May 6 (1976, 1987, 2003)
Warm, Rumbling Thunder ~ Big Mouth Black Oak

5/6/76 [...]

yesterday I took lynn and steve out to see my land and lovers leap; we had a fine day sunning ourselves on the rocks and watching clouds and their shadows. I scrambled about on the cliffs just to the north of the leap and was pleased by their undisturbed natural quality. Such fine cliffs for this low in the sierra swallows careened about band-tailed pigeons did their short regularly timed whistles.”

lynn and steve looked at my various building sites and expressed pleasure in one that is between the big boulder of volcanic mud and the little gully of the pines it seems very nice and has good shade if not quite as much winter sun as i would like. ... wish i could start camping out over there ~ i have a lot of work to do.

~ sunset. And of such a beautiful day. windy, & clear, except over the high country, over which boiled the clouds and yet above the sun with its merry rays… The [chlorogalum pomeridianum], soap plant or whatever, grows so lushly and abundantly around here, as does the kit kit dizze, the yellow star tulips, the cedars.

[Russell Towle's journal]

5/6/87 [...]

The worms continue to rappel earthwards from the trees, and their little silken threads are everywhere, everywhere, tangled across every trail, through every bush, and the oak leaves begin to look visibly chewed. I have noticed that the worms come on stronger in some years than others; this year they seem particularly active and abundant; but the onset of very warm weather early in the season may have prompted a special surge of activity.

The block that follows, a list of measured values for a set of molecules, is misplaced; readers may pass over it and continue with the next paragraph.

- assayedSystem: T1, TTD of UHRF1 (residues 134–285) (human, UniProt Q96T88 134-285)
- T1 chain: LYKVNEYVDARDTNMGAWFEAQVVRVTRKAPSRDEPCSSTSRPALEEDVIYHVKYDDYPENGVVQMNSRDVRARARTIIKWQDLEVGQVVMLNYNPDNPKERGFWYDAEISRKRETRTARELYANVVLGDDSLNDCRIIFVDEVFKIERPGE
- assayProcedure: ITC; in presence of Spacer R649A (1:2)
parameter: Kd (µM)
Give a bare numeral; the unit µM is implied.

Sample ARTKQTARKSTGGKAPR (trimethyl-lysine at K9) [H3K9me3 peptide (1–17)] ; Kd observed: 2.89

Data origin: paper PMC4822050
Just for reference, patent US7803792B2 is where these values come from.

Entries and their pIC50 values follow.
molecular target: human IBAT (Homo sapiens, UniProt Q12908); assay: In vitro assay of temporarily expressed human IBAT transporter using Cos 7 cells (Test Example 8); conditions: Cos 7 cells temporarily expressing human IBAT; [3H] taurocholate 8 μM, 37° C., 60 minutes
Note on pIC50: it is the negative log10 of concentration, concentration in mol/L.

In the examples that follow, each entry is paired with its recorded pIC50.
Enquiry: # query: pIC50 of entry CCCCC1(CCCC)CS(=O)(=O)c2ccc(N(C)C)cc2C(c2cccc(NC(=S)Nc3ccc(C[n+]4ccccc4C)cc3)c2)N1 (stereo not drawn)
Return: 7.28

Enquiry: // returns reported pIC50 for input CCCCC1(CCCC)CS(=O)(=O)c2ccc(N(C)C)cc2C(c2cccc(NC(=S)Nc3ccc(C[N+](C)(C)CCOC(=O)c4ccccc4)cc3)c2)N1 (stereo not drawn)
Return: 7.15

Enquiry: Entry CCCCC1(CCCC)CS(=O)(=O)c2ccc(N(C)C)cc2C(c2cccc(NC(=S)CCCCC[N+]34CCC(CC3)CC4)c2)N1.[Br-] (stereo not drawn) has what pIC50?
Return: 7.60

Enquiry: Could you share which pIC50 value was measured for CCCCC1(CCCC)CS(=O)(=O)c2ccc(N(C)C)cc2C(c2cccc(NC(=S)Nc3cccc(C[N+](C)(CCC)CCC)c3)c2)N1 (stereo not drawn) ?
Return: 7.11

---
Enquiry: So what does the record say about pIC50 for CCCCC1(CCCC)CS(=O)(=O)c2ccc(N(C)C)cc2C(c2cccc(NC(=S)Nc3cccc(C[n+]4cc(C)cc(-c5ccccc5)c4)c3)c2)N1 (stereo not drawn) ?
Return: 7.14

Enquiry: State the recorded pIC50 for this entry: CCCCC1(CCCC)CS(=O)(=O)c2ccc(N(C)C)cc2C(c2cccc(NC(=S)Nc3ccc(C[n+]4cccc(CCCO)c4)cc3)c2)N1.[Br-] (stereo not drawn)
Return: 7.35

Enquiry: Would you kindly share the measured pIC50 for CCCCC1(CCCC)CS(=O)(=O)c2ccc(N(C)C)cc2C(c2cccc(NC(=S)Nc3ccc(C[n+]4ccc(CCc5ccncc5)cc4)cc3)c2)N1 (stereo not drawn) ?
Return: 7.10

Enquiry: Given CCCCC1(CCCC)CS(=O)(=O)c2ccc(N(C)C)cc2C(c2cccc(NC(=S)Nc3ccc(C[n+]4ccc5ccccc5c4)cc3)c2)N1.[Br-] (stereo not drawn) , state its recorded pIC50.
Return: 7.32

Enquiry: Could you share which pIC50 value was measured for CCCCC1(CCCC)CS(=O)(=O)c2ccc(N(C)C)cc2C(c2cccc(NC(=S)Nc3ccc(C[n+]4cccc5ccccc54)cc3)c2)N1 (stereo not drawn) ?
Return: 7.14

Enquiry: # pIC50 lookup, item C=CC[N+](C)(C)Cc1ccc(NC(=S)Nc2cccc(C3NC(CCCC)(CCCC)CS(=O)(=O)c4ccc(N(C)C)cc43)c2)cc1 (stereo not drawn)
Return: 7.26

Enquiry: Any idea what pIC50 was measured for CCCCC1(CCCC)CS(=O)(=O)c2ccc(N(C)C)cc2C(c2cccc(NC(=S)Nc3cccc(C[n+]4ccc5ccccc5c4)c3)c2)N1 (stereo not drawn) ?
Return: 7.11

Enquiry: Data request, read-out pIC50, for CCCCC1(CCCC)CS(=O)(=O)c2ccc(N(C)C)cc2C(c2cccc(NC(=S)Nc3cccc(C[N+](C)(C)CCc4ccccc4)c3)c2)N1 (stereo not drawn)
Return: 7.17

The large oak just to the southwest of the cabin, a venerable and decaying giant, has long been the perch for ground squirrels; they advance a short ways up the trunk, where a kind of natural ledge occurs and sit and gaze about. Really cute. There is something shy and tender about the squirrels; unlike the gray squirrels, they never seem to bark or indulge in frantic games of tag; they never seem to impose their presence upon the forest; instead, they climb to their little perch, sheltered from hawks by an overhanging branch, and sit quietly, and meditate upon the beauties of a day.

Later; near midnight; I have rigged up the little battery-powered light which Kelley and I bought on our trip to the Owens Valley a few years ago. It is a sort of half-light, weekly gleaming, barely enough to type by.

I just was out wandering in the meadow and then strolled to the cliffs. The moon is half-full, and clouds remaining from this afternoon's thunderstorms nearly cover the sky. No rain; just very warm, rumbling thunder.

[Russell Towle's journal]

Big Mouth Black Oak
Somewhere in Giant Gap Ravine
May 6, 2003

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